Most of the stats favoured the BC Lions, aside from the turnovers that Winnipeg got early.

Part of me was saying, "Wally you made hires at the outset of the year and almost suffered that fate at the end" but the better team won.  The better team in both games won.  That's a good thing moving forward for the league.

It was a valiant effort by Winnipeg that I wouldn't have predicted based on their last two games.  They were not on a positive trajectory.

You've got to give it to Matt Nichols.  He performed at a higher level than even in the regular season.  This was a productive effort in passing and he had some great catches from #83, Dressler and Smith.

Dressler seems to be slowing a bit and I don't know if it's an accumulation of the injuries this year but there were times that guys ran him down on at least two plays that I don't think he would've been caught on in the past.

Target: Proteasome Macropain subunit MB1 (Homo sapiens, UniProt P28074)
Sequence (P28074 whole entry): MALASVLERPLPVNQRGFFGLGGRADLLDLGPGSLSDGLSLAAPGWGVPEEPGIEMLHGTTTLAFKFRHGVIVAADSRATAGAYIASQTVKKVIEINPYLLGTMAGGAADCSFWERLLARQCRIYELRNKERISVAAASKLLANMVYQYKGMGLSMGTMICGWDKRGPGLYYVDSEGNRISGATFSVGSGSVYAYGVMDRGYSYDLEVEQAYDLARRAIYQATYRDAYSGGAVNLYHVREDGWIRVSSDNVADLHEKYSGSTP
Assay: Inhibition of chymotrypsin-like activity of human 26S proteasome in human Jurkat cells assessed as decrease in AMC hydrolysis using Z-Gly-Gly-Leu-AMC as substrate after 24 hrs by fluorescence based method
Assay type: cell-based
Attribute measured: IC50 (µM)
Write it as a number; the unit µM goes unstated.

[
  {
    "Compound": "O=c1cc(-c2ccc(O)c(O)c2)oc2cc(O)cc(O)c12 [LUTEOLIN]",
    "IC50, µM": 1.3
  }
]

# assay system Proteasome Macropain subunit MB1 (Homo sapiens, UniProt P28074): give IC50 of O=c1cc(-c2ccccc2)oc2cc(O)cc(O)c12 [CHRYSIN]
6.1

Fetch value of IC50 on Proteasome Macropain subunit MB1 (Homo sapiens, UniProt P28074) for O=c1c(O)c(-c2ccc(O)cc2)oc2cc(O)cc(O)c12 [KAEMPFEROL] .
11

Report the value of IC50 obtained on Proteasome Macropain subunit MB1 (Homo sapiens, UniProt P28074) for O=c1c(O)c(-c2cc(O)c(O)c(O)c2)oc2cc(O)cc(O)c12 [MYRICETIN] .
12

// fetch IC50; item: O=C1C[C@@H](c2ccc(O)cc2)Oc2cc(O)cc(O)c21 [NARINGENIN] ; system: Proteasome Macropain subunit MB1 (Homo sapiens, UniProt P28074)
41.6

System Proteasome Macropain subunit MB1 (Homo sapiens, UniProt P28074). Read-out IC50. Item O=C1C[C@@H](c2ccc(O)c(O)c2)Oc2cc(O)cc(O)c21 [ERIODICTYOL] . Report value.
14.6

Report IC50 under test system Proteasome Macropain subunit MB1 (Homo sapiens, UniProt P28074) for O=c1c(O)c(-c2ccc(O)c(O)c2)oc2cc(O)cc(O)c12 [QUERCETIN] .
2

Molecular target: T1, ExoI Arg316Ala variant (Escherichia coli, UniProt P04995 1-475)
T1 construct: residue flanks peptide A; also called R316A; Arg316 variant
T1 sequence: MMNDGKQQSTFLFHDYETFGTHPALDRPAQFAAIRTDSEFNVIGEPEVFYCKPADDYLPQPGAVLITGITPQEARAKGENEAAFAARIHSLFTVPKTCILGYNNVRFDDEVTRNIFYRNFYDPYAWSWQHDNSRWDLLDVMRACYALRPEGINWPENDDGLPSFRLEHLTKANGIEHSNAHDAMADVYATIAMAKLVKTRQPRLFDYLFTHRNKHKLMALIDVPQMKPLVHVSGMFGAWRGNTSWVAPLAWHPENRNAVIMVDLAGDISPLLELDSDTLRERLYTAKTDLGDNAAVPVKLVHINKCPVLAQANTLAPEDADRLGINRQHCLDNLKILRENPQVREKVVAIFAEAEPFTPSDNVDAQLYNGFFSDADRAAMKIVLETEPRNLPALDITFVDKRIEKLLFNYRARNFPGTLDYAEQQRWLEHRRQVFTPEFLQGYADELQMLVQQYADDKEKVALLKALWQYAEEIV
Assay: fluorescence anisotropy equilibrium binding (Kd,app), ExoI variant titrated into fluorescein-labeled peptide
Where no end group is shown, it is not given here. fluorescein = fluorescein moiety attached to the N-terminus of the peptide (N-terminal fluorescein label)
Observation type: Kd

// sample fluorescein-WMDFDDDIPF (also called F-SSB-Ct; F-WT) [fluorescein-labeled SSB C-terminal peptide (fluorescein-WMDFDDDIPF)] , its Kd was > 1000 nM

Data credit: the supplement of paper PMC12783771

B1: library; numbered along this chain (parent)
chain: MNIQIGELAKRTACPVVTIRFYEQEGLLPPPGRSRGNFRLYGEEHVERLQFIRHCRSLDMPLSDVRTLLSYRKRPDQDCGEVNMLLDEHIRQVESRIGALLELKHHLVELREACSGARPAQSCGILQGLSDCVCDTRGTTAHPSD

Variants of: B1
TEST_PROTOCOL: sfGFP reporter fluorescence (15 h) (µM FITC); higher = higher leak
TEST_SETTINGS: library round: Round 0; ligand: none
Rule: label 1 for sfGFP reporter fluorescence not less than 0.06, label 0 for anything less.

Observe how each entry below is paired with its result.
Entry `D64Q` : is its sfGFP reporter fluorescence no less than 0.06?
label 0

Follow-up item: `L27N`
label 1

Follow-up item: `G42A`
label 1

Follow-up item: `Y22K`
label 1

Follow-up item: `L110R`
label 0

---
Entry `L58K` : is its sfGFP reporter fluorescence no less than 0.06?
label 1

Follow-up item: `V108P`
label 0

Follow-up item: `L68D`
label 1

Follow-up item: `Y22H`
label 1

Again, they were doing some good things but both defenses yielded a lot on both sides.

This game reminded me that Adam Bighill and Solomon Elimimian are an outstanding pair of linebackers and they were just flying around.

Winnipeg's got good personnel, they continue to improve it, but I don't see them as being any better than Edmonton.  If I had to pick to play a game tomorrow night, I'd go with Edmonton because of Mike Reilly.

Obviously it's an improved season for the Blue Bombers and the media in Winnipeg wants desperately for this regime to be successful so it's sounding like it's a slam dunk for GM Kyle Walters to be extended and he will shortly thereafter extend Mike O'Shea.

I still think they have a lot of things to cure, and I'm sure they'll attempt to undertake that in the off-season.


That's it for the semifinals!

I'll see ya when I see ya,
Coach Etch


Anonymous said...

Ryan Smith and Weston Dressler combined for 204 yards and two touchdowns versus B.C.

Anonymous said...

Ya and Winnipeg is still eliminated like the Riders and they didn't get any home playoff revenue either.

George Porge said...

Winnipeg was not "eliminated like the Riders". Getting eliminated in the playoffs is far different than being out of contention by Labour day.

Anonymous said...

CFL recap and he is holding an NFL ball, how very CFL of him

Chris said...

The first two posts tipify a large majority of Rider fans. Spend too much time worrying about the past rather than taking realistic views at the future. And equating revenue with success.